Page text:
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Concerned for bees, Minnesota lawmakers call for pesticide review

ST. PAUL — Seventeen DFL legislators rebuked the state Department of Agriculture late last week over its planned review of the controversial pesticides implicated in the decline in honeybees, arguing that the study should include the possibility of restricting or even banning them in Minnesota.

Rep. Rick Hansen, DFL-South St. Paul, said the public criticism is unusual, but reflects the concerns that constituents have voiced over the fate of honeybees, bumblebees, butterflies and the hundreds of other pollinating insects that are declining across the state.

“This is a concern in farm country, the suburbs and the city,” he said in an interview. “We are asking them to use their powers to make the best result for Minnesota.”

At the direction of the Legislature, last year the Agriculture Department launched a special review of the pesticide class called neonicotinoids, which have been tied to the decline of insects, as part of a new law to protect pollinators in the state. In March, the department outlined the scope of the review but said it is not intended to go beyond what the Environmental Protection Agency has already done in its approval process.

In a public comment letter submitted to the agency on Friday, the DFL legislators said that interpretation of the law is “nonsensical and — more troubling — at odds with legislative intent.” The review should include a thorough analysis of whether the pesticides should be banned or restricted in Minnesota, they said, regardless of what the EPA says.

“The legislature did not intend that the Department would simply rubber stamp USEPA’s decisions,” they wrote. Signatories included Rep. Jean Wagenius, DFL-Minneapolis, who is chairwoman of the House Environment, Natural Resources and Agriculture Finance committee.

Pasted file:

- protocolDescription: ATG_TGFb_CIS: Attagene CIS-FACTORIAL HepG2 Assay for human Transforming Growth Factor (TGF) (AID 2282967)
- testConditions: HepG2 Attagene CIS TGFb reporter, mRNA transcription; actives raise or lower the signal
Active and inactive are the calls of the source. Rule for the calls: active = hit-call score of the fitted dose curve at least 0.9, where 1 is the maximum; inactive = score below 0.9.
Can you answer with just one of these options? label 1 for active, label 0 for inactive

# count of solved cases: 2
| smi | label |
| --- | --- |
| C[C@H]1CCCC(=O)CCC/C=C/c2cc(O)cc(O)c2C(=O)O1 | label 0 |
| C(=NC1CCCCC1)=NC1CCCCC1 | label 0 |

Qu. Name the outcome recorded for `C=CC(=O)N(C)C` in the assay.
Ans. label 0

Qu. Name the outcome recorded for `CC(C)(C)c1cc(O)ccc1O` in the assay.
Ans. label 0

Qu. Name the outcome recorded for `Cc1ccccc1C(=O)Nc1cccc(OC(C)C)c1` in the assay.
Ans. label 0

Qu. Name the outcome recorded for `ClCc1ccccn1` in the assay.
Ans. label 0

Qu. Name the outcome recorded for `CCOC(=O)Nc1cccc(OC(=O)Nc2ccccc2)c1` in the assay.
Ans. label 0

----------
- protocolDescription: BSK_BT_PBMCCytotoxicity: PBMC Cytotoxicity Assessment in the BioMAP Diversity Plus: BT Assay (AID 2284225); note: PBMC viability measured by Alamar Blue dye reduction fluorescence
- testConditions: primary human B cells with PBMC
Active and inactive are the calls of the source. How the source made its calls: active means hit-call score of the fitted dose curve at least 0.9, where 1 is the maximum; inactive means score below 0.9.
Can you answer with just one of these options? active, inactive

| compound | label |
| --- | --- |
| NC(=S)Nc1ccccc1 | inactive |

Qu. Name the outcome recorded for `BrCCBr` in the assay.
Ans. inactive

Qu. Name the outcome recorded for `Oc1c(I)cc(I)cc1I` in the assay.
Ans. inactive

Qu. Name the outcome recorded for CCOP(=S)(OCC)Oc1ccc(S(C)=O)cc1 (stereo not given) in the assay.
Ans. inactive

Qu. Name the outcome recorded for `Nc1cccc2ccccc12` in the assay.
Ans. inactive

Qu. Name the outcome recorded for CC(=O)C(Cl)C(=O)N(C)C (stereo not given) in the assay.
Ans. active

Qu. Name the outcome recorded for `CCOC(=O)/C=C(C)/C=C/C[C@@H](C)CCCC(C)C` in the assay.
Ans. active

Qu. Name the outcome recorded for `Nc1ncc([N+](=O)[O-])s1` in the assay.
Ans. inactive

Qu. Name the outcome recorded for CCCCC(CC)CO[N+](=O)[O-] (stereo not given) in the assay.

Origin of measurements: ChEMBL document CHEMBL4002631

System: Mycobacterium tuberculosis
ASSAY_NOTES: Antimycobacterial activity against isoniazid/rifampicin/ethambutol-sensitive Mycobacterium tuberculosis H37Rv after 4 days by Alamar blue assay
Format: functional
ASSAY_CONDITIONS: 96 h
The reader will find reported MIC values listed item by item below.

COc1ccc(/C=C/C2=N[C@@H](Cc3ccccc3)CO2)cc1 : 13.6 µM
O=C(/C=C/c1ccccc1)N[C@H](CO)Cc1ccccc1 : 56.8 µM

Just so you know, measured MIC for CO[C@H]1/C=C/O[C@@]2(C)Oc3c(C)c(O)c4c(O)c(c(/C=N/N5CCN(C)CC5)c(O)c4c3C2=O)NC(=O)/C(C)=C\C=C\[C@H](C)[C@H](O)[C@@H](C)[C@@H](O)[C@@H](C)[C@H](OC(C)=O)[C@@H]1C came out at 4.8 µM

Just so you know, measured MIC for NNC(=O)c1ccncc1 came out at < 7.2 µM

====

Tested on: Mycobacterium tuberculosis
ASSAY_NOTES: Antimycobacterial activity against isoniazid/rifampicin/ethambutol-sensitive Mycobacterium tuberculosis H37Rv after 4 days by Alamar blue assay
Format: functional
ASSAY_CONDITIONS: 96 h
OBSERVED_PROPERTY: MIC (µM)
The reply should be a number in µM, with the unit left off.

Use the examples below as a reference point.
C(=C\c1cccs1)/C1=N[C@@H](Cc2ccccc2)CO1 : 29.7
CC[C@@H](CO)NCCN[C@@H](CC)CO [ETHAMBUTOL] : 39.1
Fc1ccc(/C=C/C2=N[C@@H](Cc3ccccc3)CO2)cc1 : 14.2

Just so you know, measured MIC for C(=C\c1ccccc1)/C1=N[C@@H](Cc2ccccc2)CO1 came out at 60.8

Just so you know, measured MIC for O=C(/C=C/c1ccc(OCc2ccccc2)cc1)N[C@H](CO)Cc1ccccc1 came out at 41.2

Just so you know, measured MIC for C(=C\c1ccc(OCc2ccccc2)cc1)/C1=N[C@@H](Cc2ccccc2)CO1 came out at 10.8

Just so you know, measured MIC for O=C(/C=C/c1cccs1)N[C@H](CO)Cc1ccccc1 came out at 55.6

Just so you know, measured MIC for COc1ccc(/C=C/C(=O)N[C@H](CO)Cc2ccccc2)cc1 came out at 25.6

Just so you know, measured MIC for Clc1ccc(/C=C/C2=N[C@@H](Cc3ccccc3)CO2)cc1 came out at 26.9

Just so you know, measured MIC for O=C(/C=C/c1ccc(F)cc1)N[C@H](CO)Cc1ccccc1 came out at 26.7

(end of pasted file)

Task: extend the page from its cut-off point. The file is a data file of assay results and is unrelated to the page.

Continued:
While the class of insecticides has been temporarily banned in Europe, pending further research related to honeybees, New York is the only state in this country that has banned them, and has for many years.

Agriculture Department officials said Monday it would be “premature” to comment on their plans for the review and that the agency is reviewing all the comments it has received, including letters from agricultural interests, beekeepers, pesticide manufacturers and citizens. But, a spokesman said in an email, state law gives Agriculture Commissioner Dave Frederickson the authority to take any number of steps, and that could include restricting or banning their use.

The review could also result in new state guidelines or rules over how they are used, more education for consumers and applicators and training.

Others who have submitted comment letters said Minnesota should not go beyond the EPA. Bayer Crop Science, the leading manufacturer of the insecticides, encouraged the Agriculture Department to consider the “substantial information that has been developed already” regarding neonicotinoids and pollinators.